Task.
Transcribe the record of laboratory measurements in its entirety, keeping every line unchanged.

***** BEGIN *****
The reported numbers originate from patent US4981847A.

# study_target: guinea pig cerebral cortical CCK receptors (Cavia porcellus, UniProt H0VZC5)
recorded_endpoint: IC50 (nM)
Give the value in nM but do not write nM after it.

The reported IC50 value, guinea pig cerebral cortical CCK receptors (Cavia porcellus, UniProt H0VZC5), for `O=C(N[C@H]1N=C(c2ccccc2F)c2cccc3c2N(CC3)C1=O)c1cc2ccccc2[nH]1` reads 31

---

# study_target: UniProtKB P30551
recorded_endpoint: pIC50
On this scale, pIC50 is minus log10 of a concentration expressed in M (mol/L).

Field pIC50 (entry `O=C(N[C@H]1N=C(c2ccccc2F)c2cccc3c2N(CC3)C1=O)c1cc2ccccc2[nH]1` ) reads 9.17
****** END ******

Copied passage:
The reported numbers originate from patent US4981847A.

# study_target: guinea pig cerebral cortical CCK receptors (Cavia porcellus, UniProt H0VZC5)
recorded_endpoint: IC50 (nM)
Give the value in nM but do not write nM after it.

The reported IC50 value, guinea pig cerebral cortical CCK receptors (Cavia porcellus, UniProt H0VZC5), for `O=C(N[C@H]1N=C(c2ccccc2F)c2cccc3c2N(CC3)C1=O)c1cc2ccccc2[nH]1` reads 31

---

# study_target: UniProtKB P30551
recorded_endpoint: pIC50
On this scale, pIC50 is minus log10 of a concentration expressed in M (mol/L).

Field pIC50 (entry `O=C(N[C@H]1N=C(c2ccccc2F)c2cccc3c2N(CC3)C1=O)c1cc2ccccc2[nH]1` ) reads 9.17